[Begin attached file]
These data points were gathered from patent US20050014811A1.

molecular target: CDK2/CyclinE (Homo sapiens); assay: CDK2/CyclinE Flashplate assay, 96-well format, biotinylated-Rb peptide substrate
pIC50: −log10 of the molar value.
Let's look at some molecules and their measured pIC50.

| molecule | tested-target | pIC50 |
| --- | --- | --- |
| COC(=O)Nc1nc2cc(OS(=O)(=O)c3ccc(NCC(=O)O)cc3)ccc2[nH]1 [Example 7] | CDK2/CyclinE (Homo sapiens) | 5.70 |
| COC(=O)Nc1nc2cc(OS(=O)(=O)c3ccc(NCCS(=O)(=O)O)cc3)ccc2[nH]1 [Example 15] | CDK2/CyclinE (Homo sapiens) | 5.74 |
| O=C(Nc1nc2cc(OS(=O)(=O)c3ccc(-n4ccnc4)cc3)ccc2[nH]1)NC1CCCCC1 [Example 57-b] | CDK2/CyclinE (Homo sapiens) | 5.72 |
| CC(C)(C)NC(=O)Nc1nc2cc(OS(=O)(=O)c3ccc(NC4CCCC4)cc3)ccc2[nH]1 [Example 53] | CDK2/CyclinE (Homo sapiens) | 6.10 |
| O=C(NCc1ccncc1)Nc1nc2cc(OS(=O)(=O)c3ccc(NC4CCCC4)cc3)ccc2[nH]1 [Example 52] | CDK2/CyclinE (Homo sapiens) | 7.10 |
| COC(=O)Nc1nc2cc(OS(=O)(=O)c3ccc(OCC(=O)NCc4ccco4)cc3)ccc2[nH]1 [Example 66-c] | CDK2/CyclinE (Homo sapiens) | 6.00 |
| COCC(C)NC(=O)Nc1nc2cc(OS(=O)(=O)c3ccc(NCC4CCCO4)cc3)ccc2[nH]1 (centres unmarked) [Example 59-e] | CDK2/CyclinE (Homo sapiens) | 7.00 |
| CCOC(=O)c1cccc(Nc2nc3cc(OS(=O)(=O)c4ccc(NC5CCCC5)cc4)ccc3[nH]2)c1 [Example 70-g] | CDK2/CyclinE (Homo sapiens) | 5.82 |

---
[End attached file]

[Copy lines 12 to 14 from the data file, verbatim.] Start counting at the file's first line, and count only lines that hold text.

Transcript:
| COC(=O)Nc1nc2cc(OS(=O)(=O)c3ccc(OCC(=O)NCc4ccco4)cc3)ccc2[nH]1 [Example 66-c] | CDK2/CyclinE (Homo sapiens) | 6.00 |
| COCC(C)NC(=O)Nc1nc2cc(OS(=O)(=O)c3ccc(NCC4CCCO4)cc3)ccc2[nH]1 (centres unmarked) [Example 59-e] | CDK2/CyclinE (Homo sapiens) | 7.00 |
| CCOC(=O)c1cccc(Nc2nc3cc(OS(=O)(=O)c4ccc(NC5CCCC5)cc4)ccc3[nH]2)c1 [Example 70-g] | CDK2/CyclinE (Homo sapiens) | 5.82 |